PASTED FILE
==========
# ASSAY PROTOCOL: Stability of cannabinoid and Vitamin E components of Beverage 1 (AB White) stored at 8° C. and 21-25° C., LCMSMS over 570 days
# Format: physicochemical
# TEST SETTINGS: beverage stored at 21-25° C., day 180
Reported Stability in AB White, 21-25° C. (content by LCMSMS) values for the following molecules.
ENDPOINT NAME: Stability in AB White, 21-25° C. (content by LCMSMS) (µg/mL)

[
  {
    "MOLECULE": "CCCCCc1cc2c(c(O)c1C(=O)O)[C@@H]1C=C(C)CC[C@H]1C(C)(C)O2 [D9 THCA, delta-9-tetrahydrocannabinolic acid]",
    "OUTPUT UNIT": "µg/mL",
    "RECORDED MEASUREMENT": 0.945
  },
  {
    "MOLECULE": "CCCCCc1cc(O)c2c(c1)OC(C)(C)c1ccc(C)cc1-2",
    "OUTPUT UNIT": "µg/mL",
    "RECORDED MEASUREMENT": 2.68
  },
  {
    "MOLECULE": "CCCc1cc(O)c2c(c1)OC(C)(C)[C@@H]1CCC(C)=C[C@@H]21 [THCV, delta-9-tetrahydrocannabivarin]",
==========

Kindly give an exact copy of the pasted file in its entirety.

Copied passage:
# ASSAY PROTOCOL: Stability of cannabinoid and Vitamin E components of Beverage 1 (AB White) stored at 8° C. and 21-25° C., LCMSMS over 570 days
# Format: physicochemical
# TEST SETTINGS: beverage stored at 21-25° C., day 180
Reported Stability in AB White, 21-25° C. (content by LCMSMS) values for the following molecules.
ENDPOINT NAME: Stability in AB White, 21-25° C. (content by LCMSMS) (µg/mL)

[
  {
    "MOLECULE": "CCCCCc1cc2c(c(O)c1C(=O)O)[C@@H]1C=C(C)CC[C@H]1C(C)(C)O2 [D9 THCA, delta-9-tetrahydrocannabinolic acid]",
    "OUTPUT UNIT": "µg/mL",
    "RECORDED MEASUREMENT": 0.945
  },
  {
    "MOLECULE": "CCCCCc1cc(O)c2c(c1)OC(C)(C)c1ccc(C)cc1-2",
    "OUTPUT UNIT": "µg/mL",
    "RECORDED MEASUREMENT": 2.68
  },
  {
    "MOLECULE": "CCCc1cc(O)c2c(c1)OC(C)(C)[C@@H]1CCC(C)=C[C@@H]21 [THCV, delta-9-tetrahydrocannabivarin]",